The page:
Vermont this week became the fourth U.S. state to legalize doctor-assisted suicide for terminally ill patients, and a new HuffPost/YouGov poll finds that a measure similar to the Vermont legislation would see more support than opposition from the American public.
According to the poll, 50 percent of Americans say they think it should be legal for a doctor to assist a terminally ill patient in committing suicide if the patient requests it, while 29 percent said it should be illegal. The survey was conducted before the Vermont bill was signed into law by Gov. Peter Shumlin on Monday.
Vermont's End of Life Choices act allows doctors to assist terminally ill patients with less than six months to live in committing suicide by prescribing lethal doses of medication to patients who request it.
Majorities of both Democrats and independents who were surveyed said that doctor-assisted suicide should be legal in such cases, by almost identical margins -- 54 percent to 22 percent for Democrats and 56 percent to 23 percent for independents. Republicans were more likely to say that it should be illegal than legal, 45 percent to 36 percent.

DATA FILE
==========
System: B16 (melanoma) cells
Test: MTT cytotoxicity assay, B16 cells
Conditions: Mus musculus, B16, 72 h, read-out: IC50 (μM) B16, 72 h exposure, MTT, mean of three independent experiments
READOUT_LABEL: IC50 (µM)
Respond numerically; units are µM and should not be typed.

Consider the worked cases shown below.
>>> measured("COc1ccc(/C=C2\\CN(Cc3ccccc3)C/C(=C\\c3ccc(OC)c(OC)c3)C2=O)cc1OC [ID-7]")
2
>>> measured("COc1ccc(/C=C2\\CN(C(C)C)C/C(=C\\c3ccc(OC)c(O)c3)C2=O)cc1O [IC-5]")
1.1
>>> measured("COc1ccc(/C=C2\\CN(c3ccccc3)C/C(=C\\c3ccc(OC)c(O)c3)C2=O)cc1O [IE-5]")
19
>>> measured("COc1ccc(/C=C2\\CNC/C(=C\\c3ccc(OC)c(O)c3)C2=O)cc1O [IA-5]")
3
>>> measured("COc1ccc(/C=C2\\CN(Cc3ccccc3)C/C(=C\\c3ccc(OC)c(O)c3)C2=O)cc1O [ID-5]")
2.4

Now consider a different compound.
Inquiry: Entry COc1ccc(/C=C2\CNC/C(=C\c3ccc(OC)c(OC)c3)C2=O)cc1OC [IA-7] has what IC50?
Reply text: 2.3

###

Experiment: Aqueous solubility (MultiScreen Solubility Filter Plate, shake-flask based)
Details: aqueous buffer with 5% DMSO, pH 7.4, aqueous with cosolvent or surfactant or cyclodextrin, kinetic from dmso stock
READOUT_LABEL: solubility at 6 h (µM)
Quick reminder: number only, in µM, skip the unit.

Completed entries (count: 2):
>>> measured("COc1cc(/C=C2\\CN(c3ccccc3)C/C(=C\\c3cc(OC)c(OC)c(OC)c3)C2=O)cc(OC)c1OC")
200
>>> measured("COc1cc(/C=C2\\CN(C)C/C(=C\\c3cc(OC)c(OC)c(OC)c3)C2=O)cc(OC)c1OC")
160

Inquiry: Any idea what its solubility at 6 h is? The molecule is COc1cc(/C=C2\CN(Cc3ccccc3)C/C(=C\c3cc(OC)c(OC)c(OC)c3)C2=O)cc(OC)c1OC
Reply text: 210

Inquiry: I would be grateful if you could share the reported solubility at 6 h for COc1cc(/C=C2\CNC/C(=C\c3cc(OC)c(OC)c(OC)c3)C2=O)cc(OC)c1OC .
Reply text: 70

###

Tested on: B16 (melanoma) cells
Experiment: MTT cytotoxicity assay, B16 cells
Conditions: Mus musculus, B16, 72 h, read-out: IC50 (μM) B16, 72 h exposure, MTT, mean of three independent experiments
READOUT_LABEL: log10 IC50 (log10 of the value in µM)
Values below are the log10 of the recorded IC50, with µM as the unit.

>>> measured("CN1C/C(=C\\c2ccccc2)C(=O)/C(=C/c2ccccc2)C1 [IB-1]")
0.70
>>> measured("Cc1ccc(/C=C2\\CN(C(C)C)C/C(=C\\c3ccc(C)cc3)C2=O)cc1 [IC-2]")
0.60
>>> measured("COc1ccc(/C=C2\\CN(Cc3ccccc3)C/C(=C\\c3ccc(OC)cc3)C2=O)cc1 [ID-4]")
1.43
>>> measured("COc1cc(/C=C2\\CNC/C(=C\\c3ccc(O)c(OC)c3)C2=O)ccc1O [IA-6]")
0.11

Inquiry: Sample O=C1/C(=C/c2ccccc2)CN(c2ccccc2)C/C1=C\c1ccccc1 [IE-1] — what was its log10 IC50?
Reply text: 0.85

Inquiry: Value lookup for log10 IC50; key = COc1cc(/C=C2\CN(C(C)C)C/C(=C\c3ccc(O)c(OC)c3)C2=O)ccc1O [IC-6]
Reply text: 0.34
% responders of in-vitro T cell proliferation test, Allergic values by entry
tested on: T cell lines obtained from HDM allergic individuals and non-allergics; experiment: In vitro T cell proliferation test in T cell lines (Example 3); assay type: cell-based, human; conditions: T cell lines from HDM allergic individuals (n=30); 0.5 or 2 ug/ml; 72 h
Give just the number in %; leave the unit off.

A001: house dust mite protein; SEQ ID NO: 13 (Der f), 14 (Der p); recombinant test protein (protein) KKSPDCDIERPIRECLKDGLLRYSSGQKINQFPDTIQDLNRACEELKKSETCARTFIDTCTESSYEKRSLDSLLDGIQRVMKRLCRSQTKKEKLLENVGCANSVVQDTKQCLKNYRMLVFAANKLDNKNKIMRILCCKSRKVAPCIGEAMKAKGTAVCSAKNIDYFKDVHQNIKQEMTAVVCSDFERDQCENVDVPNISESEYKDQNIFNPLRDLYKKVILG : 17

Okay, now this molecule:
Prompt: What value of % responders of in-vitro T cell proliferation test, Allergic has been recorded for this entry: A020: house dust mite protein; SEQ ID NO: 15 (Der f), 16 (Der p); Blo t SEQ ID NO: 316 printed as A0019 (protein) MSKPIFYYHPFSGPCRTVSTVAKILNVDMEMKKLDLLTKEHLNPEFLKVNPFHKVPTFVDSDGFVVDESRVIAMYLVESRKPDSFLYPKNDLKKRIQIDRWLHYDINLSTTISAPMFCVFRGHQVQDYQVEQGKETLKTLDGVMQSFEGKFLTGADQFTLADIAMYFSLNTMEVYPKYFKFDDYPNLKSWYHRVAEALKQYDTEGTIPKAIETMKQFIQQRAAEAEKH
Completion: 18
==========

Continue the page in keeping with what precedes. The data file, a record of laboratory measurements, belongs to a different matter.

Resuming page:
Poll respondents were more likely to say that they personally consider doctor-assisted suicide to be morally wrong than to say that it should be illegal. By a 41 percent to 38 percent margin, more respondents said it's morally acceptable than said it's morally wrong. A Gallup poll released Monday found respondents more likely to say that doctor-assisted suicide is morally wrong, by a 49 percent to 45 percent margin, but with fewer respondents saying they didn't know.
The poll was conducted May 10 and May 11 among 1,000 adults using a sample selected from YouGov's opt-in online panel to match the demographics and other characteristics of the adult U.S. population. Factors considered include age, race, gender, education, employment, income, marital status, number of children, voter registration, time and location of Internet access, interest in politics, religion and church attendance.